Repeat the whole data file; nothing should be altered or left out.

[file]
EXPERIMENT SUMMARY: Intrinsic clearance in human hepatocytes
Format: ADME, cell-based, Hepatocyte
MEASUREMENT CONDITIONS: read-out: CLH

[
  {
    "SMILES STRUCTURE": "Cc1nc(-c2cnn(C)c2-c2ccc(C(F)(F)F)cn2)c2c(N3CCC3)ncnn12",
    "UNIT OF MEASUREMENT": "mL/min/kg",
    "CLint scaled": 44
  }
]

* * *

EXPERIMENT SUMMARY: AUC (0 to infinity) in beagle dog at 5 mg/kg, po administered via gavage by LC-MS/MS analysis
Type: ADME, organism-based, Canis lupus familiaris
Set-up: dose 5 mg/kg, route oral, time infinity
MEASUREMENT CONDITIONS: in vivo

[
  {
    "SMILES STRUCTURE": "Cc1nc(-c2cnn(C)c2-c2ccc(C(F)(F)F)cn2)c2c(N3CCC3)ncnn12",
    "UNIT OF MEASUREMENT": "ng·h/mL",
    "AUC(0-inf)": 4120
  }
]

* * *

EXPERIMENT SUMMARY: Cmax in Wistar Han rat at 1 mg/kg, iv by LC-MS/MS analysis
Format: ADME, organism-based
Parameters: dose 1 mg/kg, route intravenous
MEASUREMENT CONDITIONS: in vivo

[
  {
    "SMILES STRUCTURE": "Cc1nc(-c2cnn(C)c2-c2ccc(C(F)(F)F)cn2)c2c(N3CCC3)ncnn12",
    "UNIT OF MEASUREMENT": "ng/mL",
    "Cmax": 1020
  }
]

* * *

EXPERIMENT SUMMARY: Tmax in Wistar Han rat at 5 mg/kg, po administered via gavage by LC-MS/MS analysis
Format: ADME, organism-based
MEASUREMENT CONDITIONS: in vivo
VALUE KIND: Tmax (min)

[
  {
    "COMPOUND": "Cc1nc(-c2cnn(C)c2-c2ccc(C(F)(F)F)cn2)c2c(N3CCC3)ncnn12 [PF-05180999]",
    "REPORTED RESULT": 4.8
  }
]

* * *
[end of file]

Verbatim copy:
EXPERIMENT SUMMARY: Intrinsic clearance in human hepatocytes
Format: ADME, cell-based, Hepatocyte
MEASUREMENT CONDITIONS: read-out: CLH

[
  {
    "SMILES STRUCTURE": "Cc1nc(-c2cnn(C)c2-c2ccc(C(F)(F)F)cn2)c2c(N3CCC3)ncnn12",
    "UNIT OF MEASUREMENT": "mL/min/kg",
    "CLint scaled": 44
  }
]

* * *

EXPERIMENT SUMMARY: AUC (0 to infinity) in beagle dog at 5 mg/kg, po administered via gavage by LC-MS/MS analysis
Type: ADME, organism-based, Canis lupus familiaris
Set-up: dose 5 mg/kg, route oral, time infinity
MEASUREMENT CONDITIONS: in vivo

[
  {
    "SMILES STRUCTURE": "Cc1nc(-c2cnn(C)c2-c2ccc(C(F)(F)F)cn2)c2c(N3CCC3)ncnn12",
    "UNIT OF MEASUREMENT": "ng·h/mL",
    "AUC(0-inf)": 4120
  }
]

* * *

EXPERIMENT SUMMARY: Cmax in Wistar Han rat at 1 mg/kg, iv by LC-MS/MS analysis
Format: ADME, organism-based
Parameters: dose 1 mg/kg, route intravenous
MEASUREMENT CONDITIONS: in vivo

[
  {
    "SMILES STRUCTURE": "Cc1nc(-c2cnn(C)c2-c2ccc(C(F)(F)F)cn2)c2c(N3CCC3)ncnn12",
    "UNIT OF MEASUREMENT": "ng/mL",
    "Cmax": 1020
  }
]

* * *

EXPERIMENT SUMMARY: Tmax in Wistar Han rat at 5 mg/kg, po administered via gavage by LC-MS/MS analysis
Format: ADME, organism-based
MEASUREMENT CONDITIONS: in vivo
VALUE KIND: Tmax (min)

[
  {
    "COMPOUND": "Cc1nc(-c2cnn(C)c2-c2ccc(C(F)(F)F)cn2)c2c(N3CCC3)ncnn12 [PF-05180999]",
    "REPORTED RESULT": 4.8
  }
]

* * *